Craig Lundberg using the revolutionary equipment that allows him to "see".
BBC television and radio across the North West is marking the 40th anniversary of the pioneering Chronically Sick and Disabled Persons Act 1970.
The legislation was a private members bill introduced by local MP Alf Morris.
It was the first of its kind in the world and paved the way for subsequent legislation for disabled rights.
Lord Morris will return to Wythenshawe where his childhood experiences led to his passion for disabled rights.
The act made it a requirement for local authorities to be responsible for the care of people with disabilities and provide fair and open access to educational and recreational facilities.
It also recognised autism and dyslexia for the first time.
Find out more about the 1970 Chronically Sick and Disabled Persons Act.
BBC One: North West Tonight
Blind Liverpool soldier Craig Lundberg will be spending the week exploring the legacy of the 1970 Act for North West Tonight.
Lance Corporal Craig Lundberg lost his sight when he was hit by a grenade in Basra.
He uses the revolutionary BrainPort Vision Device equipment that allows him to 'see'.
Developed in America, the device works on the principle of sensory substitution, using one sense instead of another.
Touch sensors on the tongue are used instead of the photoreceptors of the eye.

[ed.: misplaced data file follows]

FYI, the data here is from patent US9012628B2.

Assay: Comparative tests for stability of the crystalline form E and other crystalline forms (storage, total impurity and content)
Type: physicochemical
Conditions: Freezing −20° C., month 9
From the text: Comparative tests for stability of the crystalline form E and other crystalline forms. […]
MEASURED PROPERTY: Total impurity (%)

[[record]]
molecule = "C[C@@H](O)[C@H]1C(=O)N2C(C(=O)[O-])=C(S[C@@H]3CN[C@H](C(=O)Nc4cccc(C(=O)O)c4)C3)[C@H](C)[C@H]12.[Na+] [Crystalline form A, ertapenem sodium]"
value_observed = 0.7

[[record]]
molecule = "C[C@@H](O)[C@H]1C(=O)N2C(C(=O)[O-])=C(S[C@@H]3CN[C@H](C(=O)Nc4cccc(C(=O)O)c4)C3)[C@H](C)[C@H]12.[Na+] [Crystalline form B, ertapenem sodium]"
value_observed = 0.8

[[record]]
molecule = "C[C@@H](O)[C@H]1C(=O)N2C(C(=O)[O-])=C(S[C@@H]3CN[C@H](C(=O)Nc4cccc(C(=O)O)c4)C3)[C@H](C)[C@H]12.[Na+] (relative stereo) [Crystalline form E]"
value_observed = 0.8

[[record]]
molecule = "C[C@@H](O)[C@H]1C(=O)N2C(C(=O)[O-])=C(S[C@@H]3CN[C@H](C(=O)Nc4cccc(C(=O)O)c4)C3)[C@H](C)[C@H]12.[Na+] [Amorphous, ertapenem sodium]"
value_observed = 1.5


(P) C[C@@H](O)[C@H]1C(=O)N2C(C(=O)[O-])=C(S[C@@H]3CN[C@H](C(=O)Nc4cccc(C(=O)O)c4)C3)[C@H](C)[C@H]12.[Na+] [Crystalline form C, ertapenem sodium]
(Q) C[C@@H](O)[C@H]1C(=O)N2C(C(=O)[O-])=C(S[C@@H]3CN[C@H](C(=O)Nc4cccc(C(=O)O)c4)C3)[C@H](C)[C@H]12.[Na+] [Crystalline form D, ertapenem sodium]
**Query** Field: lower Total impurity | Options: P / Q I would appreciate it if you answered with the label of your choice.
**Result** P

Craig wears a pair of glasses which carry a video camera.
Images are fed into a lollypop-like device that Craig holds in his mouth, this transforms the pictures into electrical impulses that he can feel on his tongue.
Tingling sensations allow Craig to perceive light and dark and negotiate his way around objects.
North West Tonight will be asking "If you have a disability, what do you find accessible in 2010?" and talking to two disability campaigners, Sir Bert Massie and Elaine Evans.
Craig will be meeting a stem cell scientist who has Asperger's syndrome and finding out about the difficulties of moving from childhood to adulthood with a disability.
North West Tonight, BBC One, Monday to Friday, 1830BST.
BBC Radio Manchester
All week, BBC Radio Manchester will be examining the different aspects of access and inclusion for people with disabilities.
On Monday 24 May, the Right Honourable Alfred Baron Morris of Manchester will be speaking to Allan Beswick at Breakfast about his pioneering Act and its ramifications.